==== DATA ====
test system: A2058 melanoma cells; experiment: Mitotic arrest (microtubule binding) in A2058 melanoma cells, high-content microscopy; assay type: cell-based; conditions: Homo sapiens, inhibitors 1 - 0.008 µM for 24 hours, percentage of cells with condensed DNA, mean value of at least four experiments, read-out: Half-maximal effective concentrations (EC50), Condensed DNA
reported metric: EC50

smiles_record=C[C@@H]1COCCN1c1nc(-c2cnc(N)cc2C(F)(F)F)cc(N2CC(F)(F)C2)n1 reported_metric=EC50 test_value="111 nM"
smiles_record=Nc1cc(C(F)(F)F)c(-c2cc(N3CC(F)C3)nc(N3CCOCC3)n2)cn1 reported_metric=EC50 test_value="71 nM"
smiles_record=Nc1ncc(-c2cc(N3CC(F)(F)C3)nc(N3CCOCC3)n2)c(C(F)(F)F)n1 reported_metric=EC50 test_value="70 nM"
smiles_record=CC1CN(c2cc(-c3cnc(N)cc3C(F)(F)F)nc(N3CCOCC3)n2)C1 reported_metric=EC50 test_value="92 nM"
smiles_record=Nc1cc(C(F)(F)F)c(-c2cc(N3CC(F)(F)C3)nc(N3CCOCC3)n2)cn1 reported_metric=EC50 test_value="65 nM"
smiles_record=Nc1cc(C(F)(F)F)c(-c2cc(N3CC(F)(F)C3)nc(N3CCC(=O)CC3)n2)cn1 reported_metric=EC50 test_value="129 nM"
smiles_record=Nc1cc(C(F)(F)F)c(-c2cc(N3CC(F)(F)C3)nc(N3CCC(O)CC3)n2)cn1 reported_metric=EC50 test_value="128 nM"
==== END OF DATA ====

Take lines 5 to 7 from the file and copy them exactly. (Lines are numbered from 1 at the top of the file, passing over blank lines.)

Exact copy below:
smiles_record=Nc1ncc(-c2cc(N3CC(F)(F)C3)nc(N3CCOCC3)n2)c(C(F)(F)F)n1 reported_metric=EC50 test_value="70 nM"
smiles_record=CC1CN(c2cc(-c3cnc(N)cc3C(F)(F)F)nc(N3CCOCC3)n2)C1 reported_metric=EC50 test_value="92 nM"
smiles_record=Nc1cc(C(F)(F)F)c(-c2cc(N3CC(F)(F)C3)nc(N3CCOCC3)n2)cn1 reported_metric=EC50 test_value="65 nM"